19-4-105. Presumption of paternity.
(1) A man is presumed to be the natural father of a child if:
(a) He and the child's natural mother are or have been married to each other and the child is born during the marriage, within three hundred days after the marriage is terminated by death, annulment, declaration of invalidity of marriage, dissolution of marriage, or divorce, or after a decree of legal separation is entered by a court;
(2) (a) A presumption under this section may be rebutted in an appropriate action only by clear and convincing evidence. If two or more presumptions arise which conflict with each other, the presumption which on the facts is founded on the weightier considerations of policy and logic controls. The presumption is rebutted by a court decree establishing paternity of the child by another man. In determining which of two or more conflicting presumptions should control, based upon the weightier considerations of policy and logic, the judge or magistrate shall consider all pertinent factors, including but not limited to the following:
(I) The length of time between the proceeding to determine parentage and the time that the presumed father was placed on notice that he might not be the genetic father;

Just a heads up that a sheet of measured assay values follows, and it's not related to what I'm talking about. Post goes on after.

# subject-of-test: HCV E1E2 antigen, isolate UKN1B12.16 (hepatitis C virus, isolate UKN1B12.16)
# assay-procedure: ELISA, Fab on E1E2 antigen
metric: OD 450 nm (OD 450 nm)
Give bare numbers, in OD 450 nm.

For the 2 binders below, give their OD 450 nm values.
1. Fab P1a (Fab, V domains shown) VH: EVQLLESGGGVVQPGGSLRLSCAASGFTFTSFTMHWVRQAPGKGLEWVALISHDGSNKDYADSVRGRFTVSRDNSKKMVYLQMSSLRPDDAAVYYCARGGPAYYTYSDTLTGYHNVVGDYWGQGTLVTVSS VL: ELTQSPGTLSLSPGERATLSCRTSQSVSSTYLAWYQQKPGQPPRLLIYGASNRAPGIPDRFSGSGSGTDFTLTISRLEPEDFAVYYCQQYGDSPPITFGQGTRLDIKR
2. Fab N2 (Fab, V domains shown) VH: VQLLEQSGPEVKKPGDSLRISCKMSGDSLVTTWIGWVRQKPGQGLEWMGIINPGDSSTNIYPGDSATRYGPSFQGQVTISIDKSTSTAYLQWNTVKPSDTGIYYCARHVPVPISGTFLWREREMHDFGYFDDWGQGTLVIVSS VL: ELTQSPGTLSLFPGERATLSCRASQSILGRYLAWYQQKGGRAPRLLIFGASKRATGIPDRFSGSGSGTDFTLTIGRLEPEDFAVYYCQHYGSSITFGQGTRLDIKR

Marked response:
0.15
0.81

(II) The length of time during which the presumed father has assumed the role of father of the child;
(III) The facts surrounding the presumed father's discovery of his possible nonpaternity;
(IV) The nature of the father-child relationship;
(V) The age of the child;
(VI) The relationship of the child to any presumed father or fathers;
(VII) The extent to which the passage of time reduces the chances of establishing the paternity of another man and a child support obligation in favor of the child; and
(VIII) Any other factors that may affect the equities arising from the disruption of the father-child relationship between the child and the presumed father or fathers or the chance of other harm to the child.